CHERNOFF: It seems this -- this issue, as we said, really, really did strike a nerve. These were not politicians, not public figures. The women's ballplayers, they were just innocent victims here. And it really seems to have perhaps been the last straw. We may be on the threshold of a real change in society.

The African-American leaders today said that they are going to be calling on other media companies to take action and to eliminate some of the hostile language in music as well. So, this may be the beginning of something much, much bigger than just Don Imus.

ZAHN: We will see. A lot of people are not confident that will happen. But we will be watching.

CHERNOFF: It's not a guarantee. You -- you know there still will be nasty words on the airwaves.

ZAHN: Always.

Allan Chernoff, thank you so much for that update.

Now let's find out how CBS finally made the call to dump Don Imus.

With me now, CBS board member Bruce Gordon, who has been calling for Imus to go for days.

Good to see you, Bruce.


GORDON: Paula, good to see you.

ZAHN: Thank you.

Why did CBS end up firing him?

GORDON: I think that Les Moonves has explained it as clearly as it needs to be explained.

Don Imus crossed the line. He violated corporate policy. He damaged CBS' image, its reputation. And the public spoke clearly, consistently, and loudly. And management listened to that feedback, and made what you know I consider to be the right decision.

And, by the way, given our conversation yesterday, I think that he made -- he meaning Les Moonves -- made that decision in a very timely fashion.

ZAHN: Help us understand, internally, what seemed to have the most impact on Les Moonves?

You know, skeptical people out there are saying, well, the almighty dollar talks. But -- but I -- I know that you feel that he truly listened to many of the folks, particularly minorities within the company, who said, we cannot tolerate that.

GORDON: Les was insistent on reaching out to as broad an audience as he could, both inside of CBS and outside of CBS.

I think he wanted to weigh all of the factors, take into account all of the issues. And, by the way, just given on what you just heard on the opening segment of your program, the financials weren't really that substantial. We don't take lightly what a couple million dollars in earnings might represent.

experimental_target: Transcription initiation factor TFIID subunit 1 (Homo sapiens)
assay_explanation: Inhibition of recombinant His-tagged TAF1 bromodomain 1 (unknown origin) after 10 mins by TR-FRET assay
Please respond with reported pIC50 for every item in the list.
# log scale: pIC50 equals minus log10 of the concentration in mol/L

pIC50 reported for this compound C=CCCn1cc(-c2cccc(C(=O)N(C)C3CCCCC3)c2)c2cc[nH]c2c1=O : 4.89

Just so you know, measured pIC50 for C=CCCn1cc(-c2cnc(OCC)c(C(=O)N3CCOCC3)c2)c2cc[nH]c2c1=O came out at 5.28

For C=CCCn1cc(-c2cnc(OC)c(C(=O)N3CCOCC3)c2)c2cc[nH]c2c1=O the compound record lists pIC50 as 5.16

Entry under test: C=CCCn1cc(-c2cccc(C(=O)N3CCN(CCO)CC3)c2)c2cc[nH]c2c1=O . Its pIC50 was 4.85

But, when it was all said and done, I think that this was a decision that was fundamentally based on principle. It was a decision that fundamentally said, we at CBS in fact do value diversity and our commitment to it. And, when an employee violates our policy, we're going to act accordingly.

ZAHN: Was there any sensitivity to Les Moonves -- on Les Moonves' part, now that the Rutgers team is actually meeting at this hour with Don Imus, after this decision has been made?

GORDON: I think that Les may have preferred for the meeting to take place before the decision, just so that the -- the women on the team could have a chance to speak with Imus and weigh in.

But, ultimately, I think that he heard and understood all that he needed to, and, based upon that, made a very timely decision. I think, Paula, at this point in time, it's really appropriate to sort of move from the Imus focus, in terms of the personality, to the broader issue of race in media and entertainment.

And that's, frankly, what I'm looking forward to. I think that the discussion on Imus is -- is coming to a close. But I think that a continued conversation on diversity in media and entertainment must continue.

ZAHN: And we will continue that conversation here.

Bruce Gordon, thank you very much for your time tonight.

GORDON: My pleasure.

ZAHN: And one of the most passionate voices pressing for Imus' firing has been the Reverend Al Sharpton. He joins me now.


SHARPTON: Thank you.

ZAHN: You got what you wanted. What's next?

SHARPTON: Well, this is only the first round in a long fight. I don't think this, as I have said to you before, was only about Imus. This was about the responsible and ethical use of the airwaves.